The Better Source of Energy: Protein or Carbs?

by Adam Cloe

About Adam Cloe

Adam Cloe has been published in various scientific journals, including the "Journal of Biochemistry." He is currently a pathology resident at the University of Chicago. Cloe holds a Bachelor of Arts in biochemistry from Boston University, a M.D. from the University of Chicago and a Ph.D. in pathology from the University of Chicago.

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Your body gets energy from fats, proteins and carbohydrates. Your body needs all three of these substances to work properly. Proteins and carbohydrates are converted into energy using different chemical pathways, which affects how quickly the energy is available for you to use. While both nutrients can provide energy, there are distinct advantages and disadvantages to using carbohydrates as energy, because it allows your body to spare building protein.

Proportions

Carbohydrates are one of the main sources of energy for your body, along with protein and fat. Carbohydrates are generally available in plant-based food sources and should make up 45 to 65 percent of your calories each day. Protein, which can be found in both animal-based and plant-based foods, should make up 10 to 35 percent of your calories. Both proteins and carbohydrates provide 4 calories per gram.

Carbohydrate Metabolism

When you eat carbohydrates, your digestive tract breaks them into simple sugar, such as glucose. Your intestines then absorb the glucose and transport it into your bloodstream, where it causes a rise in blood glucose. When your blood glucose levels rise, your pancreas secretes insulin, which causes your muscle, fat and liver cells to pull glucose out of the blood. The glucose is then turned into energy via a series of chemical reactions known as the Krebs cycle. Your brain needs carbohydrates to function properly, and other tissues -- including your muscles -- prefer to use carbohydrates as fuel.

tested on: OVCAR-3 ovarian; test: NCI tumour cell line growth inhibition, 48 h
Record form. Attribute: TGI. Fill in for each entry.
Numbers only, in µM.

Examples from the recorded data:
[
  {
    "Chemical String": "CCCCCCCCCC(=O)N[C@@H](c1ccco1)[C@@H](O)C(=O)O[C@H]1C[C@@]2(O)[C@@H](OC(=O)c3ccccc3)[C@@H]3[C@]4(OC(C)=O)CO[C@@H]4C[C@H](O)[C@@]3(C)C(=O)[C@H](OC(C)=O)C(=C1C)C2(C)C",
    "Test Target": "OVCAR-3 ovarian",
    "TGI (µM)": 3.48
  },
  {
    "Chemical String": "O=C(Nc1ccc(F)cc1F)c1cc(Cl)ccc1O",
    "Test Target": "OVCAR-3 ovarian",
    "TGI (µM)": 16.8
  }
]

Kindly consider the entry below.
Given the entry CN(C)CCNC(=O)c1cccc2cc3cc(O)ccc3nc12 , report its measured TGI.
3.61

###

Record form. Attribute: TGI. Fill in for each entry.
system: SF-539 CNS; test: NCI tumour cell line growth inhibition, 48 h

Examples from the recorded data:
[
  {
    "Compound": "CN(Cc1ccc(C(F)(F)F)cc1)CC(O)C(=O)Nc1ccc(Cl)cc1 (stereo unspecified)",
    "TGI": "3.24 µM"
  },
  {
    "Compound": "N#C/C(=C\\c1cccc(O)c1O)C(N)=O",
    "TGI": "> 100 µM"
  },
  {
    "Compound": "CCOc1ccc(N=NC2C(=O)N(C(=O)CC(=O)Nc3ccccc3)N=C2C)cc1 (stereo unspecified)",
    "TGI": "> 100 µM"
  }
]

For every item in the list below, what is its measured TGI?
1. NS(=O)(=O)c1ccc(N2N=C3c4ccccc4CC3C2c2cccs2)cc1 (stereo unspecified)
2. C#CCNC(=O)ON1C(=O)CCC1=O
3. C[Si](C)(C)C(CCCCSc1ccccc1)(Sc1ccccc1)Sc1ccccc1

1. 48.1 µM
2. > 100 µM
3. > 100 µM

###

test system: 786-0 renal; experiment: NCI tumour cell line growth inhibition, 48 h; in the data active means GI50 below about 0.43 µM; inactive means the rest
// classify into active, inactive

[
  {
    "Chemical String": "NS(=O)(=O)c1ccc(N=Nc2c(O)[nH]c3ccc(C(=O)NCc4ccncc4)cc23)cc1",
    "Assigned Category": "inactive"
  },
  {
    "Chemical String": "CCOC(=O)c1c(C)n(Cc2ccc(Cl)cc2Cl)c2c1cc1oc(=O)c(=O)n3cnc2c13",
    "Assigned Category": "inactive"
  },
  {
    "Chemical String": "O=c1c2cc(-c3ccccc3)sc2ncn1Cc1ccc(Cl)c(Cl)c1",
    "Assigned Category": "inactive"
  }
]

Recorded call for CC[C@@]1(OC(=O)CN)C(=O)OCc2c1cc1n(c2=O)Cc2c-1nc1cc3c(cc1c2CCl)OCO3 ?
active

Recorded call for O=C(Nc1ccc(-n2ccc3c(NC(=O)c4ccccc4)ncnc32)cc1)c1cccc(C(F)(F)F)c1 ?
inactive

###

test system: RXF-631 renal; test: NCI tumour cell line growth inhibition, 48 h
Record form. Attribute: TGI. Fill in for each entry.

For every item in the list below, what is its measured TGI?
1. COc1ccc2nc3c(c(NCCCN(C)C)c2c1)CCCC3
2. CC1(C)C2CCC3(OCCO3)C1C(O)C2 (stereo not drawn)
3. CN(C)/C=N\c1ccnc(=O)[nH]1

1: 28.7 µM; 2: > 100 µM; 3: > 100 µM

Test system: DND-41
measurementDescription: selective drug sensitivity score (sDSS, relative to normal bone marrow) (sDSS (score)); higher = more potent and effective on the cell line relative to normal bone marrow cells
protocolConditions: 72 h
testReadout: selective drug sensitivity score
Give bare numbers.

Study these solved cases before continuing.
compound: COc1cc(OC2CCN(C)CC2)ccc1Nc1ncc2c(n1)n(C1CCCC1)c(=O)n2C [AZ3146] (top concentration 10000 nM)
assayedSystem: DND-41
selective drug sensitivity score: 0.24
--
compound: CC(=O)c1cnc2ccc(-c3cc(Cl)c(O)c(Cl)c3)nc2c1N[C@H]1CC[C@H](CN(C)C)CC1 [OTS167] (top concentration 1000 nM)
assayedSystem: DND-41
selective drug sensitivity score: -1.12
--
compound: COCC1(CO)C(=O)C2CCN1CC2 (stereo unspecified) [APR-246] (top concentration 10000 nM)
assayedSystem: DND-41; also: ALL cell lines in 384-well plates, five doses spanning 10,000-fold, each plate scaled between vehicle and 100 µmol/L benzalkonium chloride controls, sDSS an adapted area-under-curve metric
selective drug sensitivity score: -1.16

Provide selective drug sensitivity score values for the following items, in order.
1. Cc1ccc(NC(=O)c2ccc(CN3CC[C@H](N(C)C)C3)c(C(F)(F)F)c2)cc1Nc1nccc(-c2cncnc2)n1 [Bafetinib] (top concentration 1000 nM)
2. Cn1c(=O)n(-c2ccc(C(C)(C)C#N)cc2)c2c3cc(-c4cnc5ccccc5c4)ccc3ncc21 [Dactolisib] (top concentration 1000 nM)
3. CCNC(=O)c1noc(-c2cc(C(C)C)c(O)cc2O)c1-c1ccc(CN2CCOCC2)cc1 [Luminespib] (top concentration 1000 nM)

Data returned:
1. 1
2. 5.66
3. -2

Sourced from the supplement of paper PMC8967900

Protein Metabolism

When you consume proteins, they are broken down into amino acids, which the body can use to make new proteins. Amino acids cannot be directly used for energy, but they can be converted into other molecules, which can then be plugged into the Krebs cycle to generate energy, the Rensselaer Polytechnic Institute in Troy, NY, notes. Some amino acids can also be used to make sugars when your blood sugar levels get very low.

Differences in Effects

When you consume carbohydrates, your body is able to use the energy relatively quickly because glucose is easily turned into energy. Proteins, on the other hand, take longer to be converted into energy, but because of this protein is a longer-lasting energy source. However, burning protein for energy also means your tissues can't use protein to maintain themselves, which is a definite drawback if you're trying to build muscle tissue. Consuming a high amount of carbohydrates can cause insulin levels to increase, which can lead to type 2 diabetes. Eating too much protein, on the other hand, can put strain on your kidneys because they have to excrete some of the waste products from protein metabolism

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This article reflects the views of the writer and does not necessarily reflect the views of Jillian Michaels or JillianMichaels.com.